In short, the Colts are seeking to convert their dual Pro-Bowl ends into outside linebackers. It's an unusual experiment in part because it's taking two established players in their 30s and asking them to do something different, or at least to do what they've always done in a different way.
I'd recap the entire issue, but the definitive Xs and Os breakdown of the plan has already been done (via Football Outsiders).
There are a variety of moving parts to the equation. Obviously, the scheme could work and Chuck Pagano could find a way to breathe new life into his aging duo.
How many combined sacks will Freeney and Mathis get this season?
For Freeney, this could come at the perfect time. While the Colts haven't expressed interest in bringing back the All Pro, he could command a big price on the open market if he has a good season in 2012.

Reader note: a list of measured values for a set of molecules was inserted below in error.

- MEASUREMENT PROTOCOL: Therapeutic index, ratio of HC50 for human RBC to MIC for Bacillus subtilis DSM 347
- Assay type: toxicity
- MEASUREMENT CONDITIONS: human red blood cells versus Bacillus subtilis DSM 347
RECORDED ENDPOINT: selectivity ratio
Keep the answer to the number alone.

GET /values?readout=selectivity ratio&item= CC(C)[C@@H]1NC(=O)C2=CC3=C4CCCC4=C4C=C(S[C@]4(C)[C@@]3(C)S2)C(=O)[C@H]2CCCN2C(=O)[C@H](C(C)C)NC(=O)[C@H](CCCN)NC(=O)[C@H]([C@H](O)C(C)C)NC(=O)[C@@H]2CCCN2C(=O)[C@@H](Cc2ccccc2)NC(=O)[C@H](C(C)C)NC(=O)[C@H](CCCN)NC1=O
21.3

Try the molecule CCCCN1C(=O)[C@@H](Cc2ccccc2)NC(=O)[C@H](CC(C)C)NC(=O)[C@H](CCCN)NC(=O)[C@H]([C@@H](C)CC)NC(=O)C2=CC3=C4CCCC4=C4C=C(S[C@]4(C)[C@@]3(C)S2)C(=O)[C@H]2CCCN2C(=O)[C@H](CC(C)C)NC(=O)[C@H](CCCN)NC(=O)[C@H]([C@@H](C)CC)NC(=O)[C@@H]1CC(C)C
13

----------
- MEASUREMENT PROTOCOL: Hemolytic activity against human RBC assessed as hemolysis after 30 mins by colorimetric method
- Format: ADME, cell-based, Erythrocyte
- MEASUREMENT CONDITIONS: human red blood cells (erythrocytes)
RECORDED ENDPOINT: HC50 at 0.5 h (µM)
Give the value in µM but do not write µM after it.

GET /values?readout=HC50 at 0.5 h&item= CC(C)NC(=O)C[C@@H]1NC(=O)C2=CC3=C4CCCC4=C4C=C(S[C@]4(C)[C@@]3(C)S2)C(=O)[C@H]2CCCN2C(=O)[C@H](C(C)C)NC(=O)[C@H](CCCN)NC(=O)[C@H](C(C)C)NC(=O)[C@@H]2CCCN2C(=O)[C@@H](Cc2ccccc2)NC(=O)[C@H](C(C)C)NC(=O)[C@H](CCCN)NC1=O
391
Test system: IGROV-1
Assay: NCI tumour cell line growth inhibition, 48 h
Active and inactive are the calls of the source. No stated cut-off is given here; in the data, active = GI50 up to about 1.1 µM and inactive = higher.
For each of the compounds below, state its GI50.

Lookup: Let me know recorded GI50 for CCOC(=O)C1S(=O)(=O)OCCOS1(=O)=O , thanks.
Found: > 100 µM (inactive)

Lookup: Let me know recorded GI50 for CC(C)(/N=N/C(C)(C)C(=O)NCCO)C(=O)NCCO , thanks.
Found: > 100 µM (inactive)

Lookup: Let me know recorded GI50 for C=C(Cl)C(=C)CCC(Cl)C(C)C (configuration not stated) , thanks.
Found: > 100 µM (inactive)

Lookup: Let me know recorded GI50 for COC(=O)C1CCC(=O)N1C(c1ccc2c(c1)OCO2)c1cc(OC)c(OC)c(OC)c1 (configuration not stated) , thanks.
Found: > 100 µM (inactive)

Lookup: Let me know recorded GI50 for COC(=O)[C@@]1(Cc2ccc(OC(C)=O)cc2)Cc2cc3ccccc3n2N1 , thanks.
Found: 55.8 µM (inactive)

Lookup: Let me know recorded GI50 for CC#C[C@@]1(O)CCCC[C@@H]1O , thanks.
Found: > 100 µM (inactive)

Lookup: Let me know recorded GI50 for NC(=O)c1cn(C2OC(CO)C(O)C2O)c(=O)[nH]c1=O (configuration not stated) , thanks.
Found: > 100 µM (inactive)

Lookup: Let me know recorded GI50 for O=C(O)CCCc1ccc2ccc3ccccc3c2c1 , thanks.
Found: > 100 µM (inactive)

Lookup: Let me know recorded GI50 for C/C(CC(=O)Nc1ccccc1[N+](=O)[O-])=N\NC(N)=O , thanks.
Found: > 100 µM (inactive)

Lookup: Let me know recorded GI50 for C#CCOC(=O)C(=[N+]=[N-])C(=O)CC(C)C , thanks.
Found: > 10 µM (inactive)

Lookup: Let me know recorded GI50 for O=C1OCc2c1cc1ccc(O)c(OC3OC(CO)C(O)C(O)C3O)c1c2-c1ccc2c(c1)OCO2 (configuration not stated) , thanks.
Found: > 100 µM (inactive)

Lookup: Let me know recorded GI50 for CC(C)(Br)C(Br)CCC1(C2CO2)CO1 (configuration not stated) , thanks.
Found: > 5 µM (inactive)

There's a good chance the plan will fail. No one expects Freeney or Mathis to forget how to rush the passer, but age and injury are concerns for Freeney. Given the state of the Colts' secondary, it's possible teams will kill them with quick passes and neutralize the pass rush.
In other words, Freeney and Mathis may not put up their customary numbers for reasons that have nothing at all to do with a move to a hybrid 3-4 defense.
The problem is that if they do in fact wind up with depressed sack totals or rush numbers, it will make Pagano look bad. Part of dealing with an experiment is that failure is a risk that must be braved. Even if Freeney is unproductive and departs after the season, that shouldn't be an indictment of Pagano.
The third option is the one I've mentioned many times. I don't expect the Colts to carry Freeney's $14 million salary this season. The most logical course of action is to move him, save the money and concentrate on players who may actually be around in a couple of years.
Whether the Colts produce flubber or blow up the lab, watching the results will be fascinating.